While the rest of the country suffers through unemployment, foreclosures, bank failures, and budget deficits, North Dakota is on a roll – thanks in large part to its abundant resources of oil and natural gas, almost all of which are on private land.
North Dakota produced a record 9.9 million barrels of oil in July, up from the previous record of 9.4 million set in June, according to figures published in the Billings Gazette (Oct. 5, 2010). A record 5,051 wells were in operation in July, up from the previous record of 4,977 set in June. North Dakota’s natural gas production also reached new heights in July; the 9.9 million cubic feet produced that month smashed the previous record of 9 million cubic feet set in June.
The plains state surpassed Louisiana last year as the nation’s fourth-largest oil-producing state. According to the Gazette, oil production has nearly doubled in the past two years in North Dakota, with production records having been set every month since January. Indeed, oil production was expected to reach a new high of 10.5 million barrels in August.
Almost all the oil and natural gas being extracted in North Dakota are located in the rich Bakken Shale and Three Forks-Sanish oil reservoirs located in the western part of the state. In 2008, the U.S. Geological Survey (USGS) estimated that up to 4.3 billion barrels of oil could be recovered from the Bakken Shale, using current technology. That technology uses advanced horizontal drilling techniques that are far more efficient than those used on rigs in the area in the early 1980s. Future refinements to those techniques could lead to even more oil being extracted than the USGS current estimate. USGS calls the Bakken Shale, which stretches into eastern Montana, the largest continuous oil accumulation it has ever assessed.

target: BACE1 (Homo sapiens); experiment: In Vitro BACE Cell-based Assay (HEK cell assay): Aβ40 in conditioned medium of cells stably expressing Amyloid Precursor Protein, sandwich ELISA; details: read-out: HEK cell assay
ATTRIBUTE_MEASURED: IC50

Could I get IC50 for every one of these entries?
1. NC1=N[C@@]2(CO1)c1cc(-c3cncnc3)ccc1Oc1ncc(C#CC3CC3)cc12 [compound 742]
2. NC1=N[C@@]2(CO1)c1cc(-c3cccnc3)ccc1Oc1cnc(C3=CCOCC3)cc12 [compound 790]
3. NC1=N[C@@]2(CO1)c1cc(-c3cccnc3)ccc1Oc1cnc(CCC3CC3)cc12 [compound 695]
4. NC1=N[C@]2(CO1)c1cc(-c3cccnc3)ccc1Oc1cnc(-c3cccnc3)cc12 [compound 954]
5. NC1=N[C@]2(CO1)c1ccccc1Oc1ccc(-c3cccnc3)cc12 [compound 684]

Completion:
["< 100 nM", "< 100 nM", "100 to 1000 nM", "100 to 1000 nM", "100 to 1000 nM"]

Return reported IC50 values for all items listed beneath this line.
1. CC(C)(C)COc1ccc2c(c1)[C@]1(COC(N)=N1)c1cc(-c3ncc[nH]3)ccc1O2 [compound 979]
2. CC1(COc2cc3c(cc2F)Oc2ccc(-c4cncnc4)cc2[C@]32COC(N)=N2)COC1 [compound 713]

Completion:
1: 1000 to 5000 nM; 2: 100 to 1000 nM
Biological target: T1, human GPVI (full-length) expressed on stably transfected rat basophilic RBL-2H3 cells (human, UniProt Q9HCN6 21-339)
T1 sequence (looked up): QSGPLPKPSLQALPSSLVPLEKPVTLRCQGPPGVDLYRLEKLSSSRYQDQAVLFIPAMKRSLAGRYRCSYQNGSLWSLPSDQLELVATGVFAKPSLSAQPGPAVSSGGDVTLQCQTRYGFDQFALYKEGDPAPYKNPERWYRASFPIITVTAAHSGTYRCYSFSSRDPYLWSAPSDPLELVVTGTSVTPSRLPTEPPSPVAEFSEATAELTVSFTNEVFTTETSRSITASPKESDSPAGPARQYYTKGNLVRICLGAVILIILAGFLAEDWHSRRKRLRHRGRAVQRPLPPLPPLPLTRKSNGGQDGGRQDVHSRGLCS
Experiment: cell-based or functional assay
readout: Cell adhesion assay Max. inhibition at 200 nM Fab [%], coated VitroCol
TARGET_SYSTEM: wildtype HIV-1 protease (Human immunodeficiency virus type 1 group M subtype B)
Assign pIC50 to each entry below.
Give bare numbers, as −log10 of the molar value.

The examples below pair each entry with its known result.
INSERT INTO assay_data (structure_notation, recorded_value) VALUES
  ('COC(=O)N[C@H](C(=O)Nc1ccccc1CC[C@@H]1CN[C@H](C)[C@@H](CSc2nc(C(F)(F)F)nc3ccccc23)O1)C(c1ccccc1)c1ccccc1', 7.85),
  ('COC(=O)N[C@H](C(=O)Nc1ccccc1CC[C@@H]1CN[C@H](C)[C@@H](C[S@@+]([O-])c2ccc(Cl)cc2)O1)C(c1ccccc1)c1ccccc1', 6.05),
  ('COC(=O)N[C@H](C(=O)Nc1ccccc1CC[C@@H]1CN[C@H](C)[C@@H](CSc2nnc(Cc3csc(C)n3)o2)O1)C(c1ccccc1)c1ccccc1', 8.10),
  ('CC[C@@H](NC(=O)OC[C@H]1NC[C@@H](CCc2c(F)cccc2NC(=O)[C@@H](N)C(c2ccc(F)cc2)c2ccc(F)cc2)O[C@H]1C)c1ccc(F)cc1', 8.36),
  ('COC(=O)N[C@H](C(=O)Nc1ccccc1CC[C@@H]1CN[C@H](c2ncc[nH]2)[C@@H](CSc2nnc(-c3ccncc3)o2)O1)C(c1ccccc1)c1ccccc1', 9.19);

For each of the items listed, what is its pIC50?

The oil and gas lie underneath wheat farms. Wheat is still being produced on the farms, but the land is now dotted with oil rigs. Royalties from oil and gas have turned North Dakota’s wheat farmers into millionaires. There have been other economic benefits as well. The Wall Street Journal (Oct. 4, 2010) reported that 293 banks in the U.S. have failed since Jan. 2008. Not a single one of them was located in North Dakota.